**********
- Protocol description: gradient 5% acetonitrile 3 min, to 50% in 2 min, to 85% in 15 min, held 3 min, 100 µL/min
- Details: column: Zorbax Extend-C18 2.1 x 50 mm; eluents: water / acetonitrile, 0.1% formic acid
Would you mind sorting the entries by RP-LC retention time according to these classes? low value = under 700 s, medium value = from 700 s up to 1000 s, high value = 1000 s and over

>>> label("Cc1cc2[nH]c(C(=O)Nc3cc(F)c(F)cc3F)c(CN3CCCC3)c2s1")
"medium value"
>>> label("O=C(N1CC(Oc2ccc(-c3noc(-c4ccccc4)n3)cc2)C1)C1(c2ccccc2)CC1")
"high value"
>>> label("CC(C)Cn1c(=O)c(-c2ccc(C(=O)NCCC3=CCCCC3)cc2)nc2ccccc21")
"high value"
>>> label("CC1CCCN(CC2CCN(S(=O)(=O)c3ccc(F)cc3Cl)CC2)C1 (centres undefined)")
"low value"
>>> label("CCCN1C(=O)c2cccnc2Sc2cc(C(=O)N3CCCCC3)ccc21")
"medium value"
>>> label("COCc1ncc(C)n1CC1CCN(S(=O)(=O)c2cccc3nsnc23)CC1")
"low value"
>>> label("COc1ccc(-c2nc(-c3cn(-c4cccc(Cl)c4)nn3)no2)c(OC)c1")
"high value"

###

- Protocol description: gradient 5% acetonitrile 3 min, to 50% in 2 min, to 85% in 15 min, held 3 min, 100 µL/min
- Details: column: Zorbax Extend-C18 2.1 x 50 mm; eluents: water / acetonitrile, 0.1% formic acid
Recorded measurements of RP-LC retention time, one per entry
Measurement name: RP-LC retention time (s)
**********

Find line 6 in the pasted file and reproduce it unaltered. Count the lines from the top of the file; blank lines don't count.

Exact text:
>>> label("O=C(N1CC(Oc2ccc(-c3noc(-c4ccccc4)n3)cc2)C1)C1(c2ccccc2)CC1")